Before I became “Phil Town, teacher of investing principles to more than 500,000 people a year,” I was a lot like you: someone who viewed individual stock investing as way too hard to do successfully. As a guy who barely made a living as a river guide, I considered the whole process pretty impenetrable, and I was convinced that to do it right you had to make it a full-time job. Me, I was more interested in having full-time fun.
So I was tempted to do what you’re probably doing right now: letting some mutual fund manager worry about growing your nest egg. Let me tell you why that decision could one day make you absolutely miserable.
The fact is, because of natural market cycles, the mutual fund industry is likely to soon be facing twenty years of flat returns. That means that if you’ve got your nest egg tucked away in funds—especially the type found in most 401ks—your egg won’t get much bigger than it is now. Translation: Get ready for a retirement filled with lots of cold cuts, plenty of quality TV-watching time, and a place to live that’s too small to accommodate your visiting kids.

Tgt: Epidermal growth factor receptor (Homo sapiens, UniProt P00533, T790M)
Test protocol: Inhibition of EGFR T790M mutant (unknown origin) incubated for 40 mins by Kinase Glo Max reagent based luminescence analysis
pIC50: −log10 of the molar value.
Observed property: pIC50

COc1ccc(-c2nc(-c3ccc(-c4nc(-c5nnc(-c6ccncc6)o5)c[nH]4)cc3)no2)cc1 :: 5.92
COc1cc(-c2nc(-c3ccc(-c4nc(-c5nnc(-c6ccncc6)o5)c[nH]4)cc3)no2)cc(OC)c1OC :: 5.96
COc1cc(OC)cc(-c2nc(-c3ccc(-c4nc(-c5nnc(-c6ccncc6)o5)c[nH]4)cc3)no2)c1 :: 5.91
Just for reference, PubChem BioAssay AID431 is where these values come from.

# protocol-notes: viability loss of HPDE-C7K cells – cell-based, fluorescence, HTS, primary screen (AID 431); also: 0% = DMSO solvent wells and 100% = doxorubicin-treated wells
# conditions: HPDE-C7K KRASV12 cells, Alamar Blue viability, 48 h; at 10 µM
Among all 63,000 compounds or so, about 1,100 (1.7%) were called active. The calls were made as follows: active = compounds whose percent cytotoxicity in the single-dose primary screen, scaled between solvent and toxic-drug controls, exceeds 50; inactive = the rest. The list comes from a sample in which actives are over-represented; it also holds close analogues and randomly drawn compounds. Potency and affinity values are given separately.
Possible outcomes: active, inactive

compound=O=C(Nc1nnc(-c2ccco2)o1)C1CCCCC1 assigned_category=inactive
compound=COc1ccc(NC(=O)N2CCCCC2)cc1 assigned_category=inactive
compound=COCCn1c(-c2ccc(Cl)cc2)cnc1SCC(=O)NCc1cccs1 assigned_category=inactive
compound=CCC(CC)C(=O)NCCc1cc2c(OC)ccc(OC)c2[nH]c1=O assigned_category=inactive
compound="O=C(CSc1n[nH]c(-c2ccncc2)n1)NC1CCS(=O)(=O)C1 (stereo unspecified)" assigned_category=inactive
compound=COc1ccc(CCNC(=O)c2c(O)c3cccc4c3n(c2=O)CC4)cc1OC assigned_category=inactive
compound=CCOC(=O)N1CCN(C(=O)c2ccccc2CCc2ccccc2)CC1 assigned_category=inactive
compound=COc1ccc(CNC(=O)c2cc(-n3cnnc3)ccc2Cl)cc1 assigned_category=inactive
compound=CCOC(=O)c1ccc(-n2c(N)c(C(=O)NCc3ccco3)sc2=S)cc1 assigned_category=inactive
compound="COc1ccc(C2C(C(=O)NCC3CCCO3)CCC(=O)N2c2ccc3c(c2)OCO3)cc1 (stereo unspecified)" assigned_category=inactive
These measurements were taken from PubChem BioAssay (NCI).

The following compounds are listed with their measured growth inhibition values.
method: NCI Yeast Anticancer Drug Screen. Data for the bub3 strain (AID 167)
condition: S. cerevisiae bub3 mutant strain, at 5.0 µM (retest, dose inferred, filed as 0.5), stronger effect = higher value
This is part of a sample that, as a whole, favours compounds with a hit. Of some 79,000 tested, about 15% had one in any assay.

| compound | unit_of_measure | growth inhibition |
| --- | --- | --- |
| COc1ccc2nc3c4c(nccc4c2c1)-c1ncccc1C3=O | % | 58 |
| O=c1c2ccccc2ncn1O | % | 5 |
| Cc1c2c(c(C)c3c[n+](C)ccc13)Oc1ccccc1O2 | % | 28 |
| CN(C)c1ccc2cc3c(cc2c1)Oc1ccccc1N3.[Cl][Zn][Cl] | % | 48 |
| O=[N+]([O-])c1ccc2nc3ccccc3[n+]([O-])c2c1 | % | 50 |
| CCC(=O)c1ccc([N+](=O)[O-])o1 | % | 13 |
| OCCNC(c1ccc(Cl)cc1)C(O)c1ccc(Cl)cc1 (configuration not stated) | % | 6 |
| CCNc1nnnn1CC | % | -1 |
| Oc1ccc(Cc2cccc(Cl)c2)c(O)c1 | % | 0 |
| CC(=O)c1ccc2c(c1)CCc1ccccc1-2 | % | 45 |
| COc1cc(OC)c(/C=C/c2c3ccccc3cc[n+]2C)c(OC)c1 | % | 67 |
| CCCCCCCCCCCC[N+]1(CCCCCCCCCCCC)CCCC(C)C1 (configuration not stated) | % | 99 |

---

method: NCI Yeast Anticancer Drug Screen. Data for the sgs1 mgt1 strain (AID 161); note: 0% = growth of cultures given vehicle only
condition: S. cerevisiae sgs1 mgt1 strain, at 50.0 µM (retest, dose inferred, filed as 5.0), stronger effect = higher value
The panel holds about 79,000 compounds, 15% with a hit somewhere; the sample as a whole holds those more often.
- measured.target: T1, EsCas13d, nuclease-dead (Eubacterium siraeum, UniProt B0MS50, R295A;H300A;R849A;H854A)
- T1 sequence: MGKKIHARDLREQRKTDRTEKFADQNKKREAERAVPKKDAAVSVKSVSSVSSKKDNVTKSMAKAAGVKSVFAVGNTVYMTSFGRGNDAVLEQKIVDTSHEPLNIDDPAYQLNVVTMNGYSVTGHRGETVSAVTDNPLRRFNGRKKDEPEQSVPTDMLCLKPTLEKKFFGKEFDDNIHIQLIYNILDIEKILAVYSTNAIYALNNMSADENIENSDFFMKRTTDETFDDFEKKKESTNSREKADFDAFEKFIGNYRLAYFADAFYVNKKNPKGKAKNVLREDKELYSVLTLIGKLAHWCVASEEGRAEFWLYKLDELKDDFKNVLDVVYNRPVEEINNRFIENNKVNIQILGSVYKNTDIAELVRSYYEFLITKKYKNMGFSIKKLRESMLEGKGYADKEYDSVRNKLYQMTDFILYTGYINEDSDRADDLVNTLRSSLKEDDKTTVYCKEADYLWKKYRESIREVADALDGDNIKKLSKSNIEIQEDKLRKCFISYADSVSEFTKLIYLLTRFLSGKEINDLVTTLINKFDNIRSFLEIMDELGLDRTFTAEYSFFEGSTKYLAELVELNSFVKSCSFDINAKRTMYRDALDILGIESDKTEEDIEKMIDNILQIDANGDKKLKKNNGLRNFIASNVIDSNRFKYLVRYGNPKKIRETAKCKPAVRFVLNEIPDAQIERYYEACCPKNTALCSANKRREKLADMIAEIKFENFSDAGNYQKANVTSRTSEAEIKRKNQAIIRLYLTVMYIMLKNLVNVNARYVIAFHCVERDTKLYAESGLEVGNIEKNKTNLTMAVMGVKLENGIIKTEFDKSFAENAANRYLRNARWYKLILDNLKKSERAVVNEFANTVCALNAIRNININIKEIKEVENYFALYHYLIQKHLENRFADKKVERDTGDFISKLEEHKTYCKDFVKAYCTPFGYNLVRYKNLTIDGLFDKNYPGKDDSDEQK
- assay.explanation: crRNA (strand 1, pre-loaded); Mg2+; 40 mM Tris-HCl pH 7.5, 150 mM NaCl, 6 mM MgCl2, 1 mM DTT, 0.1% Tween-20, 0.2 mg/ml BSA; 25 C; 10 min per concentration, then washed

I came to investing as a person who wasn’t great at math, possessed zero extra cash, and wanted a life—not an extra three hours of work to do every day. Fortunately, I was introduced to The Rule.
Rule #1, as famed investor Warren Buffett will tell you, is don’t lose money. Through an intriguing process that I’ll clarify in this book, not losing money results in making more money than you ever imagined. What it comes down to is buying shares of companies only when the numbers—and the intangibles—are on your side. If that sounds too good to be true, it’s because the mind-set I’ll be introducing you to leads not to bets but to certainties. Believe me, if there were anything genius-level about this, I’d still be a river guide collecting unemployment much of the year.
Part of the secret is thinking of yourself as a business owner rather than a stock investor. Part is taking advantage of today’s new Internet tools, which drastically reduce the “homework factor.” (We’re talking a few minutes, tops.) Part is knowing the only five numbers that really count in valuing a potential investment. And part—maybe the most important part—is using the risk-free Rule #1 approach to consistently pay a mere 50 cents to buy a dollar’s worth of a business.
What I won’t waste your time with is fluff: a lot of vague parables reminding you of what you already know and leaving you exactly where you started. This is the real deal, folks: a start-to-finish, one-baby-step-at-a-time approach that will allow you to retire ten years sooner than you planned, with more creature comforts than you ever imagined.